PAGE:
Shape the next 10 years


Why the Census is so important for our kids, neighbors and families

The 2020 Census is almost over! And a lot is riding on this big count.
Californians’ responses will not only help toward fair political representation, but also bring needed resources for your community.


The 2020 Census will decide how billions of federal dollars are distributed in California. An undercount could impact funding for Kern and Tulare counties for our schools, health services, childcare, emergency services and many other programs.


Estimates show that for every person uncounted, California could lose $1,000 to $2,000 annually for 10 years. That’s as much as $10,000 to $20,000 per person in funds lost over the next decade.

California is considered the hardest-to-count state in the nation, with high populations of children younger than 5 years old as well as other vulnerable populations, including immigrants, renters, individuals living in homes without a broadband subscription, and people living close to or below the poverty line. Tulare and Kern Counties have high percentages of these populations.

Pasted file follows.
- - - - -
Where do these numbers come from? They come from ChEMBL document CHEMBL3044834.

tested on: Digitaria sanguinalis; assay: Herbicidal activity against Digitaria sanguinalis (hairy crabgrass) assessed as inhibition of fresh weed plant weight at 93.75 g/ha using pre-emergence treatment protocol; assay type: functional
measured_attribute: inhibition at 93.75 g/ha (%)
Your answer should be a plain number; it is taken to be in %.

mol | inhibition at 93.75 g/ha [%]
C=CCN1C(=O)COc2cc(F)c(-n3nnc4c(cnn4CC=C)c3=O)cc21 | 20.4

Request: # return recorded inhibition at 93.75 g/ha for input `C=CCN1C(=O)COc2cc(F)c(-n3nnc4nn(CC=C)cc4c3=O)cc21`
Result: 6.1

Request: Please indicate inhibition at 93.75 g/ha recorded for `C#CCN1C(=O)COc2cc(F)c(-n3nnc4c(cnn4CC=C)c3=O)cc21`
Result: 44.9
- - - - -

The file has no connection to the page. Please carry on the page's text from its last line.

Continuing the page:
A complete and accurate count of California’s population is historically difficult, but even more so in 2020 due to the political climate and COVID-19. That’s why state officials and community leaders want to assure all Californians about the simplicity of the Census questions and are emphasizing that their information will be protected and not shared with other agencies.

“All of us count equally under the Census,” says Victims of Crime attorney Reina Canale, Program Manager and 2020 Census Coordinator for California Rural Legal Assistance, Inc. “Having a complete and accurate count matters to our state and every local community.
“Spread the word of the importance of Census participation as an ambassador to your friends, family, coworkers and social media followers.”

About The Center at Sierra Health Foundation 22 Articles
The Center at Sierra Health Foundation works to promote health and racial equity in communities throughout California with local, state and national partners. The Center secured more than $6.5 million in funding from the California Complete Count – Census 2020 Office and philanthropic partnerships to support a coalition of 60 trusted local community organizations implementing a grassroots strategy across the San Joaquin Valley to count the hardest-to-reach communities in the 2020 Census.